Lenders are also challenging the claims and practices of companies such as Boston Harbor, Homes America and New England Financial. “We don’t recognize the property transfers as valid,” said Tim McGarry, a spokesperson for Chatsworth-based Great Western Bank. “We still will report any debt forgiveness to the IRS and the borrower continues to be named in reports to credit bureaus.”
The Federal National Mortgage Assn., which buys millions of mortgages from lenders in the secondary market, issued a memo to lenders who service millions of Fannie Mae mortgages telling them:
“If one of these third-party companies contacts the servicer of a Fannie Mae mortgage about accepting a short payoff for a property . . . under no circumstances should the servicer negotiate the short payoff.”
The memo also tells lenders to continue to report mortgage delinquencies in the borrower’s name and to hold the borrower liable for the loan.
“We expect lenders to adhere to the policy,” said Gwendolyn Minton, vice president of loan servicing and lender standards for Fannie Mae in Washington. “There’s nothing that we can do now to stop a transfer,” Minton conceded. “But we’re in the process of researching the legality of these practices.”
Borrowers are better off talking with a lender directly instead of handing over title to their home to a third party, Minton said. Once a borrower signs over title to a third party, she said, lenders will in fact be less flexible in working out a deal with borrowers.
There are other possible problems for owners contemplating a transfer of their title. Here’s one example:
Jane Homeowner is no longer able to afford the residence she bought three years ago for $190,000 with a $160,000 mortgage. Today, the loan balance is down to $150,000, but the home is only worth $130,000. What should she do?
If Homeowner lets the lender foreclose, the IRS considers this a sale for the value of the loan. While she owes no taxes for debt forgiveness, she now has a checkered credit rating. If she finds a buyer willing to pay $130,000 and she persuades the lender to accept that as payment in full, Homeowner will owe taxes on $20,000 in debt forgiveness.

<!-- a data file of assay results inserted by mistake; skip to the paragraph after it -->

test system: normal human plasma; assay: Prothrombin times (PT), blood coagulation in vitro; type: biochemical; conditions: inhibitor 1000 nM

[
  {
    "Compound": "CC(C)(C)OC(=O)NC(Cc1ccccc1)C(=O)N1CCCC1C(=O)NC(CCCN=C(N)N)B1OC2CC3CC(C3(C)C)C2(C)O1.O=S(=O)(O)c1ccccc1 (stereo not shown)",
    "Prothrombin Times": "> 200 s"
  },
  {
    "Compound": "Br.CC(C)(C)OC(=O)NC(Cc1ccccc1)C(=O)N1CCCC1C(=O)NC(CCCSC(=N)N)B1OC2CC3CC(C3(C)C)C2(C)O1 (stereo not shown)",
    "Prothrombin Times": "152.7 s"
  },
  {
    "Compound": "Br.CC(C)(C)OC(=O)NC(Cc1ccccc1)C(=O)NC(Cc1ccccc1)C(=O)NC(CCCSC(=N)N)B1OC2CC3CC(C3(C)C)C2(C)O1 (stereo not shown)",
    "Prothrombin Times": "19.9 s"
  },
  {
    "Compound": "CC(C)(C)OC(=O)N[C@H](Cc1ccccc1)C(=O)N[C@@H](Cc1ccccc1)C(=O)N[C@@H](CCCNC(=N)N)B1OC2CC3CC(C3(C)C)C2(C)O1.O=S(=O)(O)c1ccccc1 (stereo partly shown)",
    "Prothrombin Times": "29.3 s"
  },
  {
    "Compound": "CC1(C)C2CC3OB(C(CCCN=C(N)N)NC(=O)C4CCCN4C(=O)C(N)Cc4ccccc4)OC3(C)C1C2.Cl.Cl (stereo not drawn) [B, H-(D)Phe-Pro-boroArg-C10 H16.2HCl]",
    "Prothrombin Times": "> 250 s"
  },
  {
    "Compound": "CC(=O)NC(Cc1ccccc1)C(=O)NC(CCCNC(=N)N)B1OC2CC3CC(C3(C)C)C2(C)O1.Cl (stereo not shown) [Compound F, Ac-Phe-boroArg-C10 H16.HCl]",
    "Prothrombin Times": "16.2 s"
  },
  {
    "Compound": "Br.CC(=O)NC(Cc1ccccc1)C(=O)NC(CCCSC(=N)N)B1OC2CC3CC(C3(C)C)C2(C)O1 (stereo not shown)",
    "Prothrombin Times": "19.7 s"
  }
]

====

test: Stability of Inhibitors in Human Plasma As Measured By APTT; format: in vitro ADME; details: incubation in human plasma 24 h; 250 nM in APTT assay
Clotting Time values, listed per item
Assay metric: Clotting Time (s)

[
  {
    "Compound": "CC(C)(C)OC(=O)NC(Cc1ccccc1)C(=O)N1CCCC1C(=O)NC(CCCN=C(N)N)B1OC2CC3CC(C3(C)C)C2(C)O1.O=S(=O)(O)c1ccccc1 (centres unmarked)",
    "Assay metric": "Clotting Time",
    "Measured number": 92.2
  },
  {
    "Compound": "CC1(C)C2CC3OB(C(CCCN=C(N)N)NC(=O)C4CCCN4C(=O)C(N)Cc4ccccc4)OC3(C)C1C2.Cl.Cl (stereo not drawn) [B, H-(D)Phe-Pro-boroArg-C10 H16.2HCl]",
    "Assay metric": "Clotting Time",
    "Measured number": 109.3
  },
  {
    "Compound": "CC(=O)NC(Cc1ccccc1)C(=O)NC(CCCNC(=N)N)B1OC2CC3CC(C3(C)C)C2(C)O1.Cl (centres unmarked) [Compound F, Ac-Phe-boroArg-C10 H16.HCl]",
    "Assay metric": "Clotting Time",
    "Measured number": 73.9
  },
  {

Boston Harbor, Homes America and New England Financial say they can help negotiate a short sale and help Jane avoid the tax she would otherwise have to pay for the debt forgiveness. If the lender won’t agree to a short sale, the companies claim that they can help keep the foreclosure off Jane’s credit report. Both of these claims are not guaranteed, however.
The situation becomes even more complicated if Jane were carrying forward the gain from a previously owned property into the one she now owns. If she made $100,000 on her previous residence, then her “tax base” on the current property is $90,000 instead of $190,000. In that case, a short sale for $130,000 would yield a capital gain of $40,000, for which additional tax has to be paid.
But it gets worse. If Jane had transferred her residence to Boston Harbor, for example, the value of the transfer would be assumed by the IRS to be $150,000. Her taxable capital gain then becomes $60,000 instead of $40,000.
Companies such as Boston Harbor are mentioning to homeowners that they may be liable to the IRS for capital gains tax, but many people don’t fully understand the complexities involved. Boston Harbor has produced a 22-minute video explaining how homeowners can avoid the tax implications of a short sale. The video does not mention anything about the potentially ruinous affect of having to pay more taxes on capital gains.
Such capital gains can only be avoided when a homeowner has the wherewithal to rollover the gain into another home within two years. This, of course, is easier said than done for a family already facing financial ruin.
Eric Fagen, a San Diego attorney and president of 18-month-old Boston Harbor Corp., insists that his tax-avoidance scheme is perfectly legal and effective.
“I believe the IRS would have stopped this practice if they could have by now--but they haven’t,” he said.
The whole process is simple and straightforward, Fagen said. Homeowners sign a grant deed that hands over the property to his company--along with a check to the company for 1% of the original loan balance. And, while Boston Harbor won’t assume the loan, it does take the property subject to the lender’s security interest on that property. Because Boston Harbor buys the properties as a business “investment,” it doesn’t end up paying income taxes for debt forgiveness.